Ask anyone in legal academia about the annual U.S. News rankings and you will undoubtedly hear a long list of complaints about how they fail to capture the strengths and weaknesses of schools, encourage deans to invest in the wrong things, and offer little true insight for prospective students.
Yet no one has managed to articulate a feasible plan for breaking free from their choke hold and so nearly every law school in the country plays the rankings game to one degree or another, whether it is hiring experts to help increase incoming LSAT scores or sending out glossy brochures to the chosen few who vote on faculty reputation scores.
A few weeks ago, however, Brooklyn Law School took things to a new level by sending out . . . spicy salsa!
As my colleague, Dan Filler, argued over at the Faculty Lounge, the idea was clearly to get everyone thinking that Brooklyn Law is “hot” right now. Indeed, the label on the glass jar says as much.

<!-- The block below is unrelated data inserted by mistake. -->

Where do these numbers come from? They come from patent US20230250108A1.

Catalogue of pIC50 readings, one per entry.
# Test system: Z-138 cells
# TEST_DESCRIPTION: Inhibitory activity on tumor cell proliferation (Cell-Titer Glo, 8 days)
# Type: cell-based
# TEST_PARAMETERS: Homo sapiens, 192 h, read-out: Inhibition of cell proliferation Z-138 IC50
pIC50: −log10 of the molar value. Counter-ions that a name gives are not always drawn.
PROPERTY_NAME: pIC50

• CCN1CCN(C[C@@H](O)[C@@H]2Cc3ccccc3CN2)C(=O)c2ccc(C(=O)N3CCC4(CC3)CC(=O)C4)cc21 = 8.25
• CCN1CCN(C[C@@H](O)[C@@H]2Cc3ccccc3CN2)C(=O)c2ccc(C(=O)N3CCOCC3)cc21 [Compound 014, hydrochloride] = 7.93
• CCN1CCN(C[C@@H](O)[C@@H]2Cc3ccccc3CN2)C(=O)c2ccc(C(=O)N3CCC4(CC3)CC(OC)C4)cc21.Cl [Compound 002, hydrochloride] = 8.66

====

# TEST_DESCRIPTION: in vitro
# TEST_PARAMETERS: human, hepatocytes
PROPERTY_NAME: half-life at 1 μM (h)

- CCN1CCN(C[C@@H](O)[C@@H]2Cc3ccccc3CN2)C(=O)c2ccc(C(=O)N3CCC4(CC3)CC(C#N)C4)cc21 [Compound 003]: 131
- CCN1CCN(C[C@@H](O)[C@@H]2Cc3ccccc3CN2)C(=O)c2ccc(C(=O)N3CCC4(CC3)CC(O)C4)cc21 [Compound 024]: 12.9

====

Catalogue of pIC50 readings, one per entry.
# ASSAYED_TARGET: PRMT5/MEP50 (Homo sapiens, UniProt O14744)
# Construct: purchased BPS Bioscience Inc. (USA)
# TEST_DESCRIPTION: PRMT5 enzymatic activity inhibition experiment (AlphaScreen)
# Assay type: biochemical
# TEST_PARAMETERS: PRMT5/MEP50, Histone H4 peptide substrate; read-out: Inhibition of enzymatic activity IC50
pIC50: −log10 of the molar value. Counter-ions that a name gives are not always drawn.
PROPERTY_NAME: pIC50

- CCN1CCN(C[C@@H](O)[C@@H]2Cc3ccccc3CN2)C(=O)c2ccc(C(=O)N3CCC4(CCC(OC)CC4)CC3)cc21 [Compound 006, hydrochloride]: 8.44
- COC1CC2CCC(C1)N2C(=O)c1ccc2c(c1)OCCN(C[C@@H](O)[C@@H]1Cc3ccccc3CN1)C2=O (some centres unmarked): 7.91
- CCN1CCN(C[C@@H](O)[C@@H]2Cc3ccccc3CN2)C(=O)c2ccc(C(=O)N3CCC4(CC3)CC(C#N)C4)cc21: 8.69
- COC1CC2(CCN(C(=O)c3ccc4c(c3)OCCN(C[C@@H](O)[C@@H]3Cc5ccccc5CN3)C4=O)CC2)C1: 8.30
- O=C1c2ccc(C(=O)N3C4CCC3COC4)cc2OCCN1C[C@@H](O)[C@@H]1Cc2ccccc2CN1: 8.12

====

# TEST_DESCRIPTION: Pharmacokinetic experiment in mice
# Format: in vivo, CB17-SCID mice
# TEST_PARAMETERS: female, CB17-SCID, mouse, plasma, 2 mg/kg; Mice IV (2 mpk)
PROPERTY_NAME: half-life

But I wonder about the mechanism.
Could there be some embodied cognition effects going on here?
Could this be the natural extension of Lawrence Williams and John Bargh’s 2008 Science article “Experiencing Physical Warmth Promotes Interpersonal Warmth“?
As Williams and Bargh suggested, “‘Warmth’ is the most powerful personality trait in social judgment . . . [and] experiences of physical warmth (or coldness) . . . increase feelings of interpersonal warmth (or coldness), without the person’s awareness of this influence.”
It’s time to do an experiment looking at whether eating hot (spicy) food leads to judgments that people, ideas, and entitities are “hot.”
Budding psychologist collaborators out there, let’s pull the IRB together and get this study up and running. I’ll supply the salsa.
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For a sample of related Situationist posts, see “The Embodied Situation of Power,” “The Situational Power of Appearance and Posture,” “The Situational Effects of Hand-Washing,” “Embodied Rationality,” and “The Embodied Cognition Bonanza!.”